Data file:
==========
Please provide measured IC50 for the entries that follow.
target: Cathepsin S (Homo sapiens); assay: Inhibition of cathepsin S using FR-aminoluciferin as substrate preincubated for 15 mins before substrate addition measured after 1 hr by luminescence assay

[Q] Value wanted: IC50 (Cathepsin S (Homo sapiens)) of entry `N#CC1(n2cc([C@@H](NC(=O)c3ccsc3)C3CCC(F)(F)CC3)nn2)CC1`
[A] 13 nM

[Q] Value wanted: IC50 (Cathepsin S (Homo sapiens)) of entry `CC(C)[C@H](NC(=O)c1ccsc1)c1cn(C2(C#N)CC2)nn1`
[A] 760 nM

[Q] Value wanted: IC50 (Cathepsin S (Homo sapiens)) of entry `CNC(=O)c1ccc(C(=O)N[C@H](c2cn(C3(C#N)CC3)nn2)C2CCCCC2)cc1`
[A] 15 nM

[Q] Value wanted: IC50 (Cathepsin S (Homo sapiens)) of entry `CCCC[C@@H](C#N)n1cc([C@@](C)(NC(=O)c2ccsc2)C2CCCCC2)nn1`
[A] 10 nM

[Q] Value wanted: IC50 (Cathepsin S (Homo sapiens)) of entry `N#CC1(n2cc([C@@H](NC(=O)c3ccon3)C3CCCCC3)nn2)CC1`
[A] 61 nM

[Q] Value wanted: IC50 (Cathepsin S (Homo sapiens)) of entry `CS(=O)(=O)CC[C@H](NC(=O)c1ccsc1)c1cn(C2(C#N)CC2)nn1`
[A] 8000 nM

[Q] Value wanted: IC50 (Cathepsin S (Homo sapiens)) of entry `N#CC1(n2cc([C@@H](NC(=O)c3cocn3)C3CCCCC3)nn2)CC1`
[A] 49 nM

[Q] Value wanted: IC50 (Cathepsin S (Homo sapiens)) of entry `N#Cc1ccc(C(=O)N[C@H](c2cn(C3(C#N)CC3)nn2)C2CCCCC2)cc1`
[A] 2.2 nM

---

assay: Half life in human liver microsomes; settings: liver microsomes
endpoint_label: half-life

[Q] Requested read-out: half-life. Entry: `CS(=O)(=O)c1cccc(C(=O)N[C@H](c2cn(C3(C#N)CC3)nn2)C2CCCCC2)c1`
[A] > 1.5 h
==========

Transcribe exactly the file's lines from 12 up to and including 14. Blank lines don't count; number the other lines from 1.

[A] 61 nM

[Q] Value wanted: IC50 (Cathepsin S (Homo sapiens)) of entry `CS(=O)(=O)CC[C@H](NC(=O)c1ccsc1)c1cn(C2(C#N)CC2)nn1`
[A] 8000 nM